“It was deeply divisive and enormously polarizing. Opinion polls quickly showed that voters didn’t accept this,” she said.

Meanwhile, in the United States, there have been more than 20 budget impasses since. Every time, hundreds of thousands of federal workers have to halt their work in a tradition that has become a metaphor abroad for U.S. polarization and government dysfunction.

Republicans and Democrats are continuing to blame each other for the ongoing partial government shutdown, which is now in its second week.

At first glance, Australian budget votes would actually appear to be riskier than those in the United States, where opposition parties less frequently control one of the two chambers in Congress.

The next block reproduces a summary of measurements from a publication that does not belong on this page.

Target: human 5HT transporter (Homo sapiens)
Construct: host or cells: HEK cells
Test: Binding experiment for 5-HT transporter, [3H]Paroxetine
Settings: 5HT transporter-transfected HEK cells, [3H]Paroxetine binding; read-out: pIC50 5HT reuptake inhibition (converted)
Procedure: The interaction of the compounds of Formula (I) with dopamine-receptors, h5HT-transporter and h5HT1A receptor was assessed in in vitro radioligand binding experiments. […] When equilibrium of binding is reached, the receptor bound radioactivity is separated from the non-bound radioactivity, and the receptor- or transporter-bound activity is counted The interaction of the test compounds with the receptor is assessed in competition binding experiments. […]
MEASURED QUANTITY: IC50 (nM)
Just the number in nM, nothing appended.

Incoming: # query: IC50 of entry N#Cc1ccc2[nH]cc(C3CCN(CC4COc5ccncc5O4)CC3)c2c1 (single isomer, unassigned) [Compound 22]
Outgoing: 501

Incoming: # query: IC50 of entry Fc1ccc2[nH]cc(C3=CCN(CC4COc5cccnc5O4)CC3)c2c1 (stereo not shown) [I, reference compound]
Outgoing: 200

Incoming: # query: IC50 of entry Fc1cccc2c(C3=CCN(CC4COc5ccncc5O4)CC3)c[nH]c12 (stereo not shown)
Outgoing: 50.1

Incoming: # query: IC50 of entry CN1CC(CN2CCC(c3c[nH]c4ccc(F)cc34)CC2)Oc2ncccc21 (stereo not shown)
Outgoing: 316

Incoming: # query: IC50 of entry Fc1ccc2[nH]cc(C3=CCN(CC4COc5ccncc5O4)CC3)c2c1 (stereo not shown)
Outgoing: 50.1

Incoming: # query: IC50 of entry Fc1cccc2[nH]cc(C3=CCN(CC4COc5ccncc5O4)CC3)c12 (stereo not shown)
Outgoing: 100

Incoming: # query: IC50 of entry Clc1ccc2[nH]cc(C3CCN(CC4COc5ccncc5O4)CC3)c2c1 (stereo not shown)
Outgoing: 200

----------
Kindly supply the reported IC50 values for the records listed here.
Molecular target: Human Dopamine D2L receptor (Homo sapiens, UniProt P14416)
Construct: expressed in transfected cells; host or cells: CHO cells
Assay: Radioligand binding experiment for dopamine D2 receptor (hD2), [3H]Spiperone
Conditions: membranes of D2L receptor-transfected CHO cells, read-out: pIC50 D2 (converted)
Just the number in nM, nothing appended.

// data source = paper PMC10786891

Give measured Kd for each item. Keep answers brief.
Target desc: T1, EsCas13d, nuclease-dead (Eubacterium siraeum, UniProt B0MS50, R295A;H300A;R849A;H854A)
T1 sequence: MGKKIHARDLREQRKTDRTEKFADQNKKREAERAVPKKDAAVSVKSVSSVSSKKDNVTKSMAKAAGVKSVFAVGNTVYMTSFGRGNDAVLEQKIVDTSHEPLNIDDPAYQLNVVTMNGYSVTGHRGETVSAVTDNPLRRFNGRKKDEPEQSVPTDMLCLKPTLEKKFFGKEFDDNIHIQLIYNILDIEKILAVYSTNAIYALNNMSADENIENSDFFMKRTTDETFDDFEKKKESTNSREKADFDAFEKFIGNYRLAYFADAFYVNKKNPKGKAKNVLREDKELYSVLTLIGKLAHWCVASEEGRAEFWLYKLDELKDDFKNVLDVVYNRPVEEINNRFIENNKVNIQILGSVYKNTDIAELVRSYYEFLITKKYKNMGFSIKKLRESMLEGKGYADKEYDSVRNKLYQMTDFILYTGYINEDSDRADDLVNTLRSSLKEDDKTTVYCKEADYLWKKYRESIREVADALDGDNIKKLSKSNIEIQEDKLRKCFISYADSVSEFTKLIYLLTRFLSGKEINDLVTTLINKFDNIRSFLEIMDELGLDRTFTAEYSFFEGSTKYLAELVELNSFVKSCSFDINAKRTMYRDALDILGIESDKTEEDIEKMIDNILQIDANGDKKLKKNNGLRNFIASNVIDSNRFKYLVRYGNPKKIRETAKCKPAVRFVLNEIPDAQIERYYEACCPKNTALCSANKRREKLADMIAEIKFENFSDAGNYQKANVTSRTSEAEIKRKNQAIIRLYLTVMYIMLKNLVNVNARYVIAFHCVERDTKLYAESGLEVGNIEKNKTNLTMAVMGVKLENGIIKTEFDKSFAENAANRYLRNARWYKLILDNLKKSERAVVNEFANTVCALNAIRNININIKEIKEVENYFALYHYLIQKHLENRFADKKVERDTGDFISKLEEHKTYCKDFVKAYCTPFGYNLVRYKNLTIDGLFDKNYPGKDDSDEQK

But whereas at least 60 percent of all U.S. senators need to approve new budgets, many other countries — including Australia — require only a majority. Defeat is technically still possible in Australia, but there is unofficial agreement not to risk such a stalemate again.

Even if, despite all this, Australian lawmakers voted against the budget, funding would not immediately stop, and payments to employees would only halt after a longer period of time.

In 1975, the measures in place to prevent shutdowns broke down when Australia’s ruling Labor Party was challenged by the main opposition Liberal Party in the Senate. On paper, the Liberal Party argued that the proposed spending programs were too expensive, especially as the country was heading into a possible recession. But the Liberal Party’s demands were not actually intended to be met — the party was instead eyeing a new election to topple Prime Minister Gough Whitlam.